White dwarf atmospheres might comprise the powdered crusts of their useless planets

Astronomers have developed a new technique to look for exoplanets – by looking for their crushed bones in the atmosphere of white dwarfs. And it works.

Finding planets outside of the solar system known as exoplanets has one major limitation: we can only find exoplanets that currently exist. But our universe has existed for over 13 billion years, and many generations of planetary systems have come and gone in this vast expanse of cosmic time.

Unfortunately, when stars die, they usually take their planets with them. Especially the most massive stars that die as supernovae – these deaths usually completely annihilate every orbiting planet. But even if less massive stars like the sun die, it is generally bad news for their planets.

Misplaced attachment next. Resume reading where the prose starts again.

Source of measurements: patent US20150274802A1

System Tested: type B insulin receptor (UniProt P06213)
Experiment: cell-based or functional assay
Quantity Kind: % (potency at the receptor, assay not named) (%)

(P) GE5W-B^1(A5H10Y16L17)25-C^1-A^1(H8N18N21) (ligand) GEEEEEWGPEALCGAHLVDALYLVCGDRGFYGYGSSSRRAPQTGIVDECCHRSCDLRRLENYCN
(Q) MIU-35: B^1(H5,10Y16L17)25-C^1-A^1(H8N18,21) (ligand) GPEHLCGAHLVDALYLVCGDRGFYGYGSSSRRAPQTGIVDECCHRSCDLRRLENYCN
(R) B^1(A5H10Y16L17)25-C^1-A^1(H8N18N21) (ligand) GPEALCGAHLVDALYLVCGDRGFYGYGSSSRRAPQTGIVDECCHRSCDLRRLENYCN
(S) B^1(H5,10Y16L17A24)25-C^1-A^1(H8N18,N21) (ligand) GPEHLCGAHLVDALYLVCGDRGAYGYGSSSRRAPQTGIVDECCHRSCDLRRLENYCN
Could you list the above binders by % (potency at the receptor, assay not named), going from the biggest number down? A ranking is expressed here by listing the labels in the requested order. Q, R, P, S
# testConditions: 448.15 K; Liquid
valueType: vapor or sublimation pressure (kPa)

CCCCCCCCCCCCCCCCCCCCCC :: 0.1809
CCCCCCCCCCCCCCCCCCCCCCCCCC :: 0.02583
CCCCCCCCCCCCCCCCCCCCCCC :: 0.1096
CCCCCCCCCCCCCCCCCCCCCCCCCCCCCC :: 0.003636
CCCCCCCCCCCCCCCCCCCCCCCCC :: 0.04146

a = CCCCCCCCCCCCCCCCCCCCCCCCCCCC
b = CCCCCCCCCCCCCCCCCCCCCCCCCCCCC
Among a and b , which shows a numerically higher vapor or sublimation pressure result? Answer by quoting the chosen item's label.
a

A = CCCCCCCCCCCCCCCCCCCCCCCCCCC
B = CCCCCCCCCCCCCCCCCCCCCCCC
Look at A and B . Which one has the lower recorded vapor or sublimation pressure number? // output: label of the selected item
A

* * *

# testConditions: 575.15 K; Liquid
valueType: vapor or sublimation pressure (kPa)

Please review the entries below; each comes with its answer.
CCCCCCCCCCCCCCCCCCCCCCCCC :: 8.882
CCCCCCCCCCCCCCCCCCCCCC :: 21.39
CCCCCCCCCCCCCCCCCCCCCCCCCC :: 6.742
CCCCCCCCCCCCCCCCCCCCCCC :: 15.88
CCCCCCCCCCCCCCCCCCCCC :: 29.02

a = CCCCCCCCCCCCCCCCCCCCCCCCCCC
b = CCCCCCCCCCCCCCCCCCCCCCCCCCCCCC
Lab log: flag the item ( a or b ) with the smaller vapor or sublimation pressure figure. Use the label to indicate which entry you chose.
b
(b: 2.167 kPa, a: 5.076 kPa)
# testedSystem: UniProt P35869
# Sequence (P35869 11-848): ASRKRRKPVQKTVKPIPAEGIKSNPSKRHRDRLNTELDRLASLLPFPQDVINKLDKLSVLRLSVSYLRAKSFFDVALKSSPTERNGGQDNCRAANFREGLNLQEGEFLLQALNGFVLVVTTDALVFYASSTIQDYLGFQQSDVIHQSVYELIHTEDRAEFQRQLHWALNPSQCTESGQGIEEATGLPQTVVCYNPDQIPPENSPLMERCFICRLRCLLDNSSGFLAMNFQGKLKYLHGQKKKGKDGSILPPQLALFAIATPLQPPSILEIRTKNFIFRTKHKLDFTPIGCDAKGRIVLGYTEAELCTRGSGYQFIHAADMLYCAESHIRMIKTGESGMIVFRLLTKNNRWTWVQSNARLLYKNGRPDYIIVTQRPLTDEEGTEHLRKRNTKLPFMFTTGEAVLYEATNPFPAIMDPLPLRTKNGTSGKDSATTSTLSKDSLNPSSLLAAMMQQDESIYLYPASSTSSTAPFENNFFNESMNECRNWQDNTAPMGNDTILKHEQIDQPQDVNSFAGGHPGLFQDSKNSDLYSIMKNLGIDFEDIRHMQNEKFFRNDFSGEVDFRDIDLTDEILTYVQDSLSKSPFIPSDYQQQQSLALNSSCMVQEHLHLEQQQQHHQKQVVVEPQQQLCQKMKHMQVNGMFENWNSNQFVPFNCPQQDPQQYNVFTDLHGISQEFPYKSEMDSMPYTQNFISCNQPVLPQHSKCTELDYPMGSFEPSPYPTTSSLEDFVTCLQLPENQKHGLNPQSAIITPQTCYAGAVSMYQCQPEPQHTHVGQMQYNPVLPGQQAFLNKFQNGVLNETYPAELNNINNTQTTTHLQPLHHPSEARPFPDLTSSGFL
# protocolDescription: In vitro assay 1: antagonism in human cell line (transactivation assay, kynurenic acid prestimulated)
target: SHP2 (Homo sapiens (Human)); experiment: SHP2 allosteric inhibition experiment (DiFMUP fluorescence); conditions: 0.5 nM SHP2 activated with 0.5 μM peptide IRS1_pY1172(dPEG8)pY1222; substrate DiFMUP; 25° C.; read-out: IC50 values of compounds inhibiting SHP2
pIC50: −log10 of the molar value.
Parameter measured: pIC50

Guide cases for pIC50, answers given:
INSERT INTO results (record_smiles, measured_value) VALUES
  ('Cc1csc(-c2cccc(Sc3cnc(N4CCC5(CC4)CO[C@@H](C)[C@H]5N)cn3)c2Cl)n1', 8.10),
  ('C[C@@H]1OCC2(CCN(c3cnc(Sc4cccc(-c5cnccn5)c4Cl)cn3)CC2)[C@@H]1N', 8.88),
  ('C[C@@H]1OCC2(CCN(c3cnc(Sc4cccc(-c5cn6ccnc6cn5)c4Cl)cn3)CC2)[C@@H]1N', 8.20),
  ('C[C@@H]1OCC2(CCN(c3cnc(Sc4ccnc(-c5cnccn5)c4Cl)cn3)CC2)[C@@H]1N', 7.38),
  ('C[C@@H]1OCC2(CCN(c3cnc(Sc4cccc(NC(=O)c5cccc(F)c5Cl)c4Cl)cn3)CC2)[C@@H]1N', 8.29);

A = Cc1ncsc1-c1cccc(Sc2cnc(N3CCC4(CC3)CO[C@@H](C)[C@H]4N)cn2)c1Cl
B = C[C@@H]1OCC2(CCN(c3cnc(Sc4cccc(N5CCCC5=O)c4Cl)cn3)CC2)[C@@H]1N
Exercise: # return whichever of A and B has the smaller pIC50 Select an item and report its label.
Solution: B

But as a new research paper has shown, this does not remove all clues about the planetary system from the galactic map. If planets (or residual nuclei of planets) survive, they can occasionally disperse from one another through gravity. This does not normally happen in stable systems, but anything is possible (gravitationally speaking) in a star’s agony.

Some of these scattered objects can go inward to the white dwarf, the remaining core of the parent star. This white dwarf is made up of almost entirely pure carbon and oxygen, surrounded by a dense but thin shell of hydrogen and helium. Of course, any object that gets too close will be torn to pieces by the white dwarf’s extreme gravity, with the debris rising to the surface to mix and match with hydrogen and helium.

There, all of the elements of the destroyed object such as lithium and calcium can release their own light and create a spectral fingerprint that astronomers may be able to recognize. Most white dwarfs are too hot, however, and this light outshines any contamination. But the most recent Gaia mission was able to map dozens of ancient, cool white dwarfs, and astronomers have discovered the unique signature of crushed planets in their atmosphere.

Astronomers found that the abundance of enriched elements coincides with what we know from our own solar system, indicating that planetary systems like ours have been in the universe for a very, very long time.

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